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Programming ASP.NET, 3rd Edition by Dan Hurwitz, Jesse Liberty

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WebMethod Attribute

As explained previously, a web service is defined by a WebService class. It is not necessary for the WebService class to expose all of its methods to consumers of the web service. Each method you do want to expose must do the following:

  • Be declared as public.

  • Have the WebMethod attribute placed before the method declaration. (The WebMethod attribute comes from the WebMethodAttribute class, which is contained in the System.Web.Services namespace.)

As you saw in the previous examples in this chapter, the basic WebMethod attribute looks something like the highlighted code in the following snippet:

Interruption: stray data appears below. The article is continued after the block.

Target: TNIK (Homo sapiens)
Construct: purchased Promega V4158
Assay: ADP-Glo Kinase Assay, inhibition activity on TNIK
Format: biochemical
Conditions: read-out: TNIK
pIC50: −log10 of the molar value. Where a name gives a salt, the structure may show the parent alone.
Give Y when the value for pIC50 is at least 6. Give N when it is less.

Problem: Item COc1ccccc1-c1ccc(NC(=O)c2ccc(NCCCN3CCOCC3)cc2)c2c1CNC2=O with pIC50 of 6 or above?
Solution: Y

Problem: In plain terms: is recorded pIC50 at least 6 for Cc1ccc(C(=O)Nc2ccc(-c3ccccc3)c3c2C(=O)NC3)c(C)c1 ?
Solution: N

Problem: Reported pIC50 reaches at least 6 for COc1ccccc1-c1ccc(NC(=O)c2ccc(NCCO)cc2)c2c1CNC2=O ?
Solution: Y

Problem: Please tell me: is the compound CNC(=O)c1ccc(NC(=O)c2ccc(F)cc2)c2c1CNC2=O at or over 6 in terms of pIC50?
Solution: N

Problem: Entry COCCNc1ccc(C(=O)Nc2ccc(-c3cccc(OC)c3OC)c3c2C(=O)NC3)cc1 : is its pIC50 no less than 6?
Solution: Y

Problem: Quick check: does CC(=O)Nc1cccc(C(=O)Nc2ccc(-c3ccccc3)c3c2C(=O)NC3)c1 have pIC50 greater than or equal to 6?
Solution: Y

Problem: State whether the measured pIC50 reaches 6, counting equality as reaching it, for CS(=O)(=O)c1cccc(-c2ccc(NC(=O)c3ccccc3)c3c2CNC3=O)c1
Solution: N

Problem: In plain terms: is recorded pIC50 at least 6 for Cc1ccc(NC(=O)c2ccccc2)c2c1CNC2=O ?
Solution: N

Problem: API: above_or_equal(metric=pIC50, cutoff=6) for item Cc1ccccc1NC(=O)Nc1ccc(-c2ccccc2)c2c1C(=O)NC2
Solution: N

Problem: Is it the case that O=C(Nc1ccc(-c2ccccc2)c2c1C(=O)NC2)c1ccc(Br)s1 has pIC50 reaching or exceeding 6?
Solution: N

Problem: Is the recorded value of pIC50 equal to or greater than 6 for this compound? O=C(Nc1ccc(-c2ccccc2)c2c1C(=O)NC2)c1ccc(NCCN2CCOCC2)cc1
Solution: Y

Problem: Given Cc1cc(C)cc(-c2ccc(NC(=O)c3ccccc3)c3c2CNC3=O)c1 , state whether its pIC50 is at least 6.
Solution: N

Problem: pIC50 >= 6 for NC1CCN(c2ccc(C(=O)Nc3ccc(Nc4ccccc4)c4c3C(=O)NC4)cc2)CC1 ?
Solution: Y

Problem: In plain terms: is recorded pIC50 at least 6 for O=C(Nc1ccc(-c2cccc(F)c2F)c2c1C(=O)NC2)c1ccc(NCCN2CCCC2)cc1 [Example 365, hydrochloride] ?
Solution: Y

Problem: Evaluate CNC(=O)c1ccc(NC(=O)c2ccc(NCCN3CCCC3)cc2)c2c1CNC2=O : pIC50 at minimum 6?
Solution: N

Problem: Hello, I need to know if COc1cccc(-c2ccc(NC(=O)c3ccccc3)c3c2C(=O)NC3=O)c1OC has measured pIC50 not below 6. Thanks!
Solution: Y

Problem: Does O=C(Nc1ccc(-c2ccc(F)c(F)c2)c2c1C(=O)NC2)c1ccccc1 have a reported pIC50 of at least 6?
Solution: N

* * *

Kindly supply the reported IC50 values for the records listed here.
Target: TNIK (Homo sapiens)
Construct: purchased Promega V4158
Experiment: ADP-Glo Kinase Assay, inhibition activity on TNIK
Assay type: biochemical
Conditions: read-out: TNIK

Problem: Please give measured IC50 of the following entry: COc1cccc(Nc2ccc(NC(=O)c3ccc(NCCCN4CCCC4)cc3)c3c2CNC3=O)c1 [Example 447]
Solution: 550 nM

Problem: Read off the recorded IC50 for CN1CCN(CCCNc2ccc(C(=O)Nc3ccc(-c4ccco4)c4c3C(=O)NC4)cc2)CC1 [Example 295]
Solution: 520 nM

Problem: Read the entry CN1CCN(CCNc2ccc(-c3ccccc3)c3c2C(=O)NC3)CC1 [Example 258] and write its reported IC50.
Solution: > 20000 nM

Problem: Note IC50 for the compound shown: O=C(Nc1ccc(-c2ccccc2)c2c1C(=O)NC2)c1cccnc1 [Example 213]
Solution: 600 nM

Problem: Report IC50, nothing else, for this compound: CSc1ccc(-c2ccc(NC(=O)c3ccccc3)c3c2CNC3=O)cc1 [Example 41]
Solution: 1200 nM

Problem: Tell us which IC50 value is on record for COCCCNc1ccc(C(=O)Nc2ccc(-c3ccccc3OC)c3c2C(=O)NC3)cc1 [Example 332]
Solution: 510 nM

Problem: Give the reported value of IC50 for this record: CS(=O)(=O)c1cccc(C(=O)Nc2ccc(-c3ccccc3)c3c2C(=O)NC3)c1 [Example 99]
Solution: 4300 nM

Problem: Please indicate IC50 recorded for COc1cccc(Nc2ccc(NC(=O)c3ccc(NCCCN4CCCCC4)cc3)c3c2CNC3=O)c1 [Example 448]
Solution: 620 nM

[WebMethod]
    public string GetName(string StockSymbol)

The WebMethod attribute has properties that are used to configure the behavior of the specific web method. Here is the syntax:

    [WebMethod(PropertyName=value)]

PropertyName is a valid property accepted by the WebMethod attribute (these are described below), and value is the value to be assigned to that property. If there are multiple WebMethod properties, separate each property/value pair with a comma within a single set of parentheses as in this example:

    [WebMethod(BufferResponse=false, Description="Sample description")]

The following sections describe the WebMethod properties.

The BufferResponse Property

By default, ASP.NET buffers the entire response to a request before sending it from the server to the client. Under most circumstances, this is the optimal behavior. However, if the response is very lengthy, you might want ...

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